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Letters From Mumbai

Mumbai Moment

Mumbai could be thought of as New York, LA, and Lagos all wrapped into one. But a string of rapes changes all that.

Julian Opie, Walking in Mumbai, 2013. © the artist, courtesy Barbara Krakow Gallery, Boston.

Mumbai, meri jaan—my life, my love. It’s a city that was once described to me as New York, Los Angeles, and Lagos all wrapped into one. It’s a city I left, a city I returned to, and now it’s a city that I am really just this close to writing off.

I’ve spent nine months now defending my adopted hometown as safe for women, half a sub-continent away in distance and culture from the headline-worthy rapes in New Delhi and northern India. I’ve justified my safety to my friends, to my family, to my husband, and—most importantly—to myself. And last month this came crashing down with the gang-rape of a female photojournalist as she was poking around an abandoned mill with a male colleague, before sunset and in the center of town.

I don’t feel as much scared or angry as I feel betrayed by a city I praised and defended more than its own natives did.

 

My first “Mumbai moment”—what I’ve termed a feeling of joy and peace at being here and not there—came some evening in early 2009 when I was walking with friends along Marine Drive. The pedestrian walkway runs for two miles along the sea; walking north, there are six lanes of traffic and shabby Art Deco low-rises to your right, crashing waves to your left. We had just left an Asia Society talk on the fate of the euro or trends in microhousing or maybe developments in contemporary Chinese punk music. The feeling all over Mumbai was of great optimism. The economy was booming and the world’s eyes were on the city—whether for an Oscar-winning movie about the reality TV triumph of a slumdog or the well-publicized construction of a $3 billion single-family home.

I fell in love with Mumbai not because I belonged there but because no one really belonged there.

As we strolled up Marine Drive, we congratulated ourselves for being the lucky few expats in a city where Things Were Happening, New Yorkers living through the early days of the next Jazz Age. We watched the long line of streetlights come on along Marine Drive, nicknamed “The Queen’s Necklace” for the way the lights resemble jewels on a chain. Mumbai was then, and still is now, a city that pushes itself forward. Religion, caste, gender, and tradition fall by the wayside as millions of people flock to the city to try their luck in business or Bollywood. Despite—or perhaps because of—the striving, struggling, and severe overcrowding, people remain happy, considerate enough, more concerned with tomorrow than yesterday.

I fell in love with Mumbai not because I belonged there but because no one really belonged there. The city and its residents were heading into uncharted waters, me included. Walking along Marine Drive, chatting with a vegetable seller in the market, watching a Hindi film, I felt a satisfying combination of promise, acceptance, and adaptability. I was happy and free in a way I hadn’t felt in the U.S.

 

But people in love tend to be oblivious to their partners’ faults. I continued on my Mumbai high for years with only slight ups and downs, until I could no longer ignore the bad news stories about India on the front pages of the world’s newspapers. Most of the news centered on a string of high-profile rapes. In Delhi last December, a gang of men abducted a 23-year-old medical student and her male friend off the streets, raping her so badly with a metal pipe that she died of her injuries. A few weeks later, a Delhi man kidnapped his five-year-old neighbor, holding her captive and raping her for three days before she was found with fragments of a candle and broken glass in her vagina. In Madhya Pradesh, a group of local men raped a Swiss bicyclist who had been camping in the woods with her husband. An American woman hitchhiking to the resort town of Manali after visiting a friend was picked up by three men… The stories go on, and these are just the most prominent ones, the ones involving foreigners or with enough lurid details to capture the public’s eye.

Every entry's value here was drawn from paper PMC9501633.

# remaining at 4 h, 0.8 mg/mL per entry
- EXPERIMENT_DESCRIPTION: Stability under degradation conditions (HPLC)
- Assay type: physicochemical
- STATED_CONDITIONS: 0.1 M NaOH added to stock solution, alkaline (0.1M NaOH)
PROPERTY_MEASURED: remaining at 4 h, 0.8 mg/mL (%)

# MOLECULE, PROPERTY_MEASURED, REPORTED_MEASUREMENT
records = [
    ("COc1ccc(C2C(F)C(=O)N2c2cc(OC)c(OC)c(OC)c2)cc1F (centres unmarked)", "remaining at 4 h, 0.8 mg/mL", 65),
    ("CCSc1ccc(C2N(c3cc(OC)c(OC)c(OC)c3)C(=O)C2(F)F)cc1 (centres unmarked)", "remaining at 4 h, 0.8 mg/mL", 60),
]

Indian surveys find that while many women there have been the victim of rape, they do not report it to officials. Reasons vary. The Indian police range from mildly competent to distinctly malevolent.

Official crime rates in India are low. There were 24,923 official reports of rape in 2012. In the U.S., with a quarter of the population, the number of forcible rapes alone that year was 83,425. There’s no question that rape is underreported in both countries. One FBI survey found that 250,000 Americans said they were a victim of rape in 2011, whether they went to the police or not. So, is rape really one-tenth as prevalent in India as in the U.S.? Probably (certainly) not. Indian surveys find that while many women there have been the victim of rape, they do not report it to officials. Reasons vary. The Indian police range from mildly competent to distinctly malevolent. The pressures of the traditional Indian family and village encourage women to keep things quiet, lest they lose their virtue or upset the social order. Rape happens in India—maybe at a higher rate than in the West—but it isn’t reported.

Still, it’s a stretch to say women aren’t safe in India. I’ve always felt safe. But it isn’t bending the truth to say that Indian culture and society allow pervasive, persistent, and menacing sexual harassment to thrive. This is something, I’m ashamed to say, it took me years to realize.

Living in India, I’m often reminded that I’m not in Iran, Afghanistan, Pakistan, Saudi Arabia, or even Dubai. When I walk around town, I see men and women mixing freely. My colleagues put their children in mixed-sex schools and young women like me can happily travel around town by train or on a scooter. There’s no stigma for a city woman to go out shopping, haggle stubbornly, buy a juice from a streetside vendor, feed stray cats, wear jeans, and even build roads. Indian women play a prominent role in their country’s politics and business, and popular TV series feature working moms on the go. But still, marital rape doesn’t exist according to law. And in rural areas, female fetuses are often aborted, leading to the current situation in states like Haryana, where fewer than 880 girls are born for every 1,000 boys.